The University of Notre Dame Fighting Irish get their 125th season under way on Saturday September 1st in Dublin, Ireland. The Irish will be designated, strangely, as the away team to their longest rival, the Midshipmen of the Naval Academy.
Brian Kelly gets his third season under way as the head of Fighting Irish football with a new QB at the helm in Sophomore Everett Golson. Golson beat out Andrew Hendrix in fall camp after last years starter, Tommy Rees, was suspended for the season opener.
The game also marks the debut of Chuck Martin at offensive coordinator. Kelly has handed over the reigns of the offense to Martin, last seasons defensive coordinator, in camp. Both sides meet last year with the Fighting Irish rumbling to a 56-14 win. Here is a review of that game:
Here is the a squad vs squad breakdown and preview of the game:
Navy running game vs. Notre Dame run Defense:
The Navy rushing attack has finished amongst the top five statistically in the NCAA in 9 of the last 10 seasons. Last season they averaged 312.3 yards per game (3,747 yards total) and 37 touchdowns at a very respectable 5.4 yards per carry. The returning linemen aren't too shabby either. The Navy OL, traditionally regarded as undersized, is anchored by 6'3" 300 lbs senior Josh Cabral. Expect the same Navy spread flexbone type of ground game that we have seen in past seasons lead by QB Trey Miller, Slot Backs Gee Gee Greene & John Howell and FB Noah Copeland.
Taking Navy's FB Copeland out of the game early will be amongst the key goals of the Fighting Irish rush defense. For this to happen, it will be key for Nose Guards Louis Nix III and Kona Schwenke to keep the Navy guards from getting to the second level, thus keeping All-American LB Manti T'eo free and mobile to either plug the middle gaps or engage in lateral pursuit. If T'eo does get tied up inside on a consistant basis, then the Irish might look at releasing Jamoris Slaughter up close to the line to add some extra lateral speed on the edges to stifle the outside option attack.
Navy passing game vs. Notre Dame pass Defense:
Everyone knows Navy is a run first team, so don't expect much in the way of a high octane passing game, it's just not in their footballing DNA. Last seasons starting QB Kris Proctor has departed and handed the reigns of the Navy offense over to 6'0" 200 lbs Trey Miller. Miller started for Navy against Notre Dame last season in South Bend while Proctor was injured with a dislocated elbow, and went 5-13 for only 33 yards and a 9-yard TD toss to Gee Gee Greene. If Miller is forced to take to the skies then expect him to launch toward 6'4" 225 Senior WR Brandon Turner, who lead the team with 300 yards in 2011 at 21.4 yards a snare. Turner will be flanked by 6'0" 200 lbs Junior Matt Aiken.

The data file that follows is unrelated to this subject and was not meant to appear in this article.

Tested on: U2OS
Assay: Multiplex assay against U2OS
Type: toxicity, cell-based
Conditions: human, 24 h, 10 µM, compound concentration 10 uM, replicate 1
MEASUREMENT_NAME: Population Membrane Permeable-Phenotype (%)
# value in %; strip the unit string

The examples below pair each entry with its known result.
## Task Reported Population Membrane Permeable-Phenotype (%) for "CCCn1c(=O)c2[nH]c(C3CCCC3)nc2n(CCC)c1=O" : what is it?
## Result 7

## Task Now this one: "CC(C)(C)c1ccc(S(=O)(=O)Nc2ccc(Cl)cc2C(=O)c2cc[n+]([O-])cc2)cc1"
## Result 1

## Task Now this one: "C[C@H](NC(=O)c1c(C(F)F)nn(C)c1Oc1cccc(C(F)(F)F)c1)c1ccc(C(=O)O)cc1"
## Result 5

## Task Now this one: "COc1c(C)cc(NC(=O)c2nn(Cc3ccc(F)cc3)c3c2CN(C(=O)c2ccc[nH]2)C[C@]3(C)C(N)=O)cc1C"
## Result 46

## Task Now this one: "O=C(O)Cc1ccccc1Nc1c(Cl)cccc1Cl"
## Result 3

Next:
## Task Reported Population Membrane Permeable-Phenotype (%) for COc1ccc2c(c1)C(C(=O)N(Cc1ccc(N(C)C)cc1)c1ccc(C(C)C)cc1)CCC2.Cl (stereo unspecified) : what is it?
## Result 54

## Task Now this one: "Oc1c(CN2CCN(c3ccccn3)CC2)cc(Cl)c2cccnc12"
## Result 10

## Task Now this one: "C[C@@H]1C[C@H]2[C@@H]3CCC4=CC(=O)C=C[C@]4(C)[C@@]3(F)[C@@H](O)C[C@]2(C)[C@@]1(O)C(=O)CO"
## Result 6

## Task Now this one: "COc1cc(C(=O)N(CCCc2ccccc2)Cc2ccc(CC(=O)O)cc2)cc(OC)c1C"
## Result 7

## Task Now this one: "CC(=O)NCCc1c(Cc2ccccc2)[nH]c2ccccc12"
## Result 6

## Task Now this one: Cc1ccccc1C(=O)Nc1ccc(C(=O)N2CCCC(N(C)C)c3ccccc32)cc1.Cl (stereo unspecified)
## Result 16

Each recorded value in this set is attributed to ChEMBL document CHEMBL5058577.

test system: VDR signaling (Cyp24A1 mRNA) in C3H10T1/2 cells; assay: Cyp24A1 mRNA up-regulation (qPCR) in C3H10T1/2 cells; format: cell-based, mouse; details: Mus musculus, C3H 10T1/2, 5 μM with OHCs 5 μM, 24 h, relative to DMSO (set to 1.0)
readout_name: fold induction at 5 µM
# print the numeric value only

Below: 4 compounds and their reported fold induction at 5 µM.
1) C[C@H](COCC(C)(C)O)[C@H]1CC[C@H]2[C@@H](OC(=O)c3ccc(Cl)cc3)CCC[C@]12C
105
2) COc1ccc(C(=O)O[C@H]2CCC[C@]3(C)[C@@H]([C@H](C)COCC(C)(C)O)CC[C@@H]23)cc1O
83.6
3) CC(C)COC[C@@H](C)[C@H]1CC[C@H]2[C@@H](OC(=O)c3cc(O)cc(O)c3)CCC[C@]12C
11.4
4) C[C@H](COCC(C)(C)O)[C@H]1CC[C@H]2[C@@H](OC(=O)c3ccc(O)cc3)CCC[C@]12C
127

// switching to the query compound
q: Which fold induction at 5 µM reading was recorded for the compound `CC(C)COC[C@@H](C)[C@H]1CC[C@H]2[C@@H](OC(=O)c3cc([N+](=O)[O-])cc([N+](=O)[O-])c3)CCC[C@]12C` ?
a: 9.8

Probably the greatest concern going into the 2012 season is the defensive backfield of the Fighting Irish as it relates to depth. Running backs Cam McDaniel & KeiVarae Russell have moved to CB to aid the Irish in the depth department, but as Irish luck would have it, the Notre Dame secondary almost get a bye this week. Russell also becomes the first ever Freshman to open the season for the Irish at the CB position. The long and short of this matchup is the Fighting Irish secondary will not really get tested unless Navy fall behind by about 20 points or so. The Irish DL is stacked with talent and depth, expect some heavy heat from Kapron Lewis-Moore and Stephon Tuitt if Navy need to take to the air.
Edge: Notre Dame
Notre Dame running game vs. Navy run Defense:
Last seasons rushing attack was one of the best group performances by the Kelly's team. The Irish backs averaged a very respectable 158.2 yards per game at a whopping 5.8 yards per gain and also hit paydirt 23 times. The backfield consisting of Cierre Wood and Theo Riddick spell a potential nightmare for the Naval Academy front seven, and indeed the back four, as both are above average ball catchers. Wood however, will not make the trip to Ireland due to a suspension for violating team rules.
Giving the fact that Golson is unsettled at best in his first start, I expect the Irish to run the football close to 50 times against Navy, to take the focus of responsibility away from Golson. If that is going to be the case then you might throw in speedster George Atkinson III and Amir Carlisle to share the burden with Riddick.